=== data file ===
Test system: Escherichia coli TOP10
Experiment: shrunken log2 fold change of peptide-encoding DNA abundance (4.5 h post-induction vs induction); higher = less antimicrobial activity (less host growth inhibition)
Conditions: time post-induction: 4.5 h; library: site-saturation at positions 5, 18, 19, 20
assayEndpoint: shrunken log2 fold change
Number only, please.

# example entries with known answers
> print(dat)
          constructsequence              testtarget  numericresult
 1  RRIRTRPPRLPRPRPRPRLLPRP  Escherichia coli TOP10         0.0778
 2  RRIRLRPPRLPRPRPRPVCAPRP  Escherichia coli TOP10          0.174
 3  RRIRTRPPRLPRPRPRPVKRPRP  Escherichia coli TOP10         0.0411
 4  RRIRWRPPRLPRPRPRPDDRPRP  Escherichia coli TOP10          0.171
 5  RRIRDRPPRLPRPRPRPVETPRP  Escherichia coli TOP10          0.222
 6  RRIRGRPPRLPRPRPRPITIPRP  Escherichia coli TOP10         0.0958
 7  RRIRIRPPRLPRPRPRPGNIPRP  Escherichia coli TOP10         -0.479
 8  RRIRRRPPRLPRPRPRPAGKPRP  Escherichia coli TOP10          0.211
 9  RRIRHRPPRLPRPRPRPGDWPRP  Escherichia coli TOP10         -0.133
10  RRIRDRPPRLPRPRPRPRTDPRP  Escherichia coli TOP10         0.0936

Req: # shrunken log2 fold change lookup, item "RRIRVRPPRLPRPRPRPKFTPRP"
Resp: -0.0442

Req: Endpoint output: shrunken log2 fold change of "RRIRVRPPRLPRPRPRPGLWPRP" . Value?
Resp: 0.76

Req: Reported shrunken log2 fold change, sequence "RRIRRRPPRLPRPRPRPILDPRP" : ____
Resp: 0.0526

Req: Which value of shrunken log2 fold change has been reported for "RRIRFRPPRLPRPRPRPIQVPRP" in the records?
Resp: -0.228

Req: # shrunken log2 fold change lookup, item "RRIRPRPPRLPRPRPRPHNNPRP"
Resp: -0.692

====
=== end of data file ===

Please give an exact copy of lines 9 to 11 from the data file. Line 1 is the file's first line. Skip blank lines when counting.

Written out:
 1  RRIRTRPPRLPRPRPRPRLLPRP  Escherichia coli TOP10         0.0778
 2  RRIRLRPPRLPRPRPRPVCAPRP  Escherichia coli TOP10          0.174
 3  RRIRTRPPRLPRPRPRPVKRPRP  Escherichia coli TOP10         0.0411